Upon the book’s release last year, Ms Pieters-Hawke angrily defended her mother, who is now suffering advanced dementia, saying “if only she could speak for herself”.

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Don’t mention the evil one

Andrew Bolt – Monday, June 27, 11 (12:02 am)

There’s one Sunday current affairs shows so shocking that AAP cannot bring itself to even tell what station it’s on…

Insiders:

The full details of the government’s carbon tax won’t be finalised for weeks, Australian Greens leader Bob Brown says.

“It’s a work still in progress,” Senator Brown told ABC 1 on Sunday.

Meet the Press:

Opposition Leader Tony Abbott has accused Prime Minister Julia Gillard of using Treasury as a weapon after she offered up officials to cost his tax plans.

Ms Gillard threw down the gauntlet to Mr Abbott, offering Treasury officials to cost tax cuts he revealed at Saturday’s Liberal Party federal council.

“Today I do want to make an offer to Tony Abbott. I do believe Australians should be able to judge this on the basis of all the facts and figures,” she told the Ten Network on Sunday.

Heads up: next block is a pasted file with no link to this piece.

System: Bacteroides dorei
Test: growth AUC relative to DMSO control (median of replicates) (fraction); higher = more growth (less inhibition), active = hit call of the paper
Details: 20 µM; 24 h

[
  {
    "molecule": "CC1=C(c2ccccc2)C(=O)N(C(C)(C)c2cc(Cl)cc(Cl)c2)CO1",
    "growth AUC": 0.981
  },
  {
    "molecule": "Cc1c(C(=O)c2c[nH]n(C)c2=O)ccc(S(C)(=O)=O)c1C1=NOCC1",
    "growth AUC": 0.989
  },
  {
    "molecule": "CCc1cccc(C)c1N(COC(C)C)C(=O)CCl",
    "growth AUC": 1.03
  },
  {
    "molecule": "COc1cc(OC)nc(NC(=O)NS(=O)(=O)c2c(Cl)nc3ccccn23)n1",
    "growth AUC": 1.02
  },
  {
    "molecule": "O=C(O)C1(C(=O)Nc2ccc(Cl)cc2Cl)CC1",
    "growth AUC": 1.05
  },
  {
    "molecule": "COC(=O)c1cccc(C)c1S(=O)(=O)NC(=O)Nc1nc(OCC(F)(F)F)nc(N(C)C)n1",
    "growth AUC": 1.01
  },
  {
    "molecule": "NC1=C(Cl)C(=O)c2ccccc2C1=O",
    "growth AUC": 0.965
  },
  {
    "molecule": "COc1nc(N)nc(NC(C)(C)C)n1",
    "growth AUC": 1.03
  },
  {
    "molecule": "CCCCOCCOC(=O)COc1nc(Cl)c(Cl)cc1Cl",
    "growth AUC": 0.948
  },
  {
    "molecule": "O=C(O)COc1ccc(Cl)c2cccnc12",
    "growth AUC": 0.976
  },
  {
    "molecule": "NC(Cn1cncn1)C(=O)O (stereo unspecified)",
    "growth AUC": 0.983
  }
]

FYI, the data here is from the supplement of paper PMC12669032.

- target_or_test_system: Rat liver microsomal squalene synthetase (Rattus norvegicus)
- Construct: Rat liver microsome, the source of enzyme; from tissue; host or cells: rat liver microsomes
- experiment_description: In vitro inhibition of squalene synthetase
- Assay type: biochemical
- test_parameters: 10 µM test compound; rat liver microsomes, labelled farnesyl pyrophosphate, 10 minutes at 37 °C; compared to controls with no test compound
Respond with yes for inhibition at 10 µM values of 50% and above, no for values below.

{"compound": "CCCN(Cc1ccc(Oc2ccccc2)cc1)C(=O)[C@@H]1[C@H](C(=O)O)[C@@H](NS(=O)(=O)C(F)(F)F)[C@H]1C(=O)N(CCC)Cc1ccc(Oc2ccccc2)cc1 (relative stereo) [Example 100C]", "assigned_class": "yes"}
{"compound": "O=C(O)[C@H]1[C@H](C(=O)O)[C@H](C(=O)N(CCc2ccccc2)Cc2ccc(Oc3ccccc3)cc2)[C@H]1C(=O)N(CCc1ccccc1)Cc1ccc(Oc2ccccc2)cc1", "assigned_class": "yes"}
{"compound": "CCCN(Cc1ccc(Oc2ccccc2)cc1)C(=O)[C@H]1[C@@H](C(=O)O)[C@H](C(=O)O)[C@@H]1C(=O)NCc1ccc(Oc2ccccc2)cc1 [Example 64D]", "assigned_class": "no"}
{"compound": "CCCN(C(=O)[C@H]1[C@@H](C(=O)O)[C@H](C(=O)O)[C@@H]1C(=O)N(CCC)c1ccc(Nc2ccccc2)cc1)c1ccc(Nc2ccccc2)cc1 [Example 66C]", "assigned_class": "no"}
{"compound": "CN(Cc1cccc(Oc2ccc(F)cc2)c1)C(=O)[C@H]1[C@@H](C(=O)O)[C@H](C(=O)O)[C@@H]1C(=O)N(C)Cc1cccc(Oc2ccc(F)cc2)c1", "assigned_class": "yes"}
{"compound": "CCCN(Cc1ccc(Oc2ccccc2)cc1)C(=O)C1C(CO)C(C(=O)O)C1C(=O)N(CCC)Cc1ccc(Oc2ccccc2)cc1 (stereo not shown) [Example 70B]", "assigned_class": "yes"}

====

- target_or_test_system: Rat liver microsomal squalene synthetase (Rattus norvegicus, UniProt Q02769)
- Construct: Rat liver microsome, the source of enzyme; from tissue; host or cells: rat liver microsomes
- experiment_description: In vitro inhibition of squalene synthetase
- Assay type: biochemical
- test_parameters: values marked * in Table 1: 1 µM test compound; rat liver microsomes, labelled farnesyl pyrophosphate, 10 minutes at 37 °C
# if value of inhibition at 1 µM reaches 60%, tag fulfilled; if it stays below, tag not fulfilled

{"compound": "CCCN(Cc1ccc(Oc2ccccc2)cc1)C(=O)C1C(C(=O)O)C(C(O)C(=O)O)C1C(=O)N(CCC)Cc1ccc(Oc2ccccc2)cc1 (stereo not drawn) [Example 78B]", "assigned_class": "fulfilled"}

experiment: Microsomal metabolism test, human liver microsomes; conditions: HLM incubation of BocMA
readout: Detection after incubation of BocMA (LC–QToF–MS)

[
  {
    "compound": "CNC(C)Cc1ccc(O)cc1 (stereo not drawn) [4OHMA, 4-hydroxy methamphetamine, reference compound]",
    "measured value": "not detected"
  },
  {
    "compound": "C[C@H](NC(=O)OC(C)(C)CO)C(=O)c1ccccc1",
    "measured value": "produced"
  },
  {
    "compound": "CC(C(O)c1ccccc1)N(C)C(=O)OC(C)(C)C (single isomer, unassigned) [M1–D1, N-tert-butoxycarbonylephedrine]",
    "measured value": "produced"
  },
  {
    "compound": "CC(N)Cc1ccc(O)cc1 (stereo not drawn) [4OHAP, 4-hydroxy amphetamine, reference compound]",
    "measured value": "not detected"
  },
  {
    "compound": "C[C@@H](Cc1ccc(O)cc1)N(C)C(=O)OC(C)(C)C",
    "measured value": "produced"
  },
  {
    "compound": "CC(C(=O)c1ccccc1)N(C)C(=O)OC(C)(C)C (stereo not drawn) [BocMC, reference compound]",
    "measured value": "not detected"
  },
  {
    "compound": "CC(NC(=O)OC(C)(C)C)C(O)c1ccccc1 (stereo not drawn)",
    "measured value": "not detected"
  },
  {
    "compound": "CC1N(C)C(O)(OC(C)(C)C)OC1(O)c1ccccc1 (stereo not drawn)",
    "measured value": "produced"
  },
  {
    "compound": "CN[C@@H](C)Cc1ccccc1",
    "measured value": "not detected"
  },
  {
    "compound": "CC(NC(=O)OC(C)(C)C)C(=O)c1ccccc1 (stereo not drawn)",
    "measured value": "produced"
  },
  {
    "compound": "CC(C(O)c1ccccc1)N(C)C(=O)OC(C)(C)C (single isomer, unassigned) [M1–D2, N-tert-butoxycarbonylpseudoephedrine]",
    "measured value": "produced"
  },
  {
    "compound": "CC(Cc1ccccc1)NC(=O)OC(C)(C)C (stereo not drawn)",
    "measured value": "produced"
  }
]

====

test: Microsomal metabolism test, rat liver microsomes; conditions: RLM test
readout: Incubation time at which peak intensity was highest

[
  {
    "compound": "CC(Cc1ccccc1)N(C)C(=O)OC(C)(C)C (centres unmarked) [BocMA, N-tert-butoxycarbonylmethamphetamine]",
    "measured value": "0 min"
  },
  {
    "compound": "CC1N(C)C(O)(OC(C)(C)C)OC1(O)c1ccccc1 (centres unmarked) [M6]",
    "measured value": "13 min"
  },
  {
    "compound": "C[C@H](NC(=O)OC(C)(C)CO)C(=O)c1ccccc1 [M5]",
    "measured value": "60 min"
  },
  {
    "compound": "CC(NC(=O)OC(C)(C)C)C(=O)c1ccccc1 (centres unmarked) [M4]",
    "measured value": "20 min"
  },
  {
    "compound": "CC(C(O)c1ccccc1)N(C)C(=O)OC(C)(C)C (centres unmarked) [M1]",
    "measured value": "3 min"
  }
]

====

Sky News Agenda:

“My own personal view was that Peter Reith would bring a bit more dynamism to the job,” Mr Downer told Sky News on Sunday.

The Bolt Report:

Climate change denier Christopher Monckton has apologised to the government’s climate change adviser, Ross Garnaut, for comparing him to Hitler… On Sunday he apologised on TV and said he had written to Prof Garnaut.

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The ABC is not reporting, but sliming

Andrew Bolt – Monday, June 27, 11 (12:01 am)

AAP and ABC News Radio in today’s midday bulletin both started their reports with the same disgraceful and ignorant slur:

CLIMATE change denier Christopher Monckton has apologised ...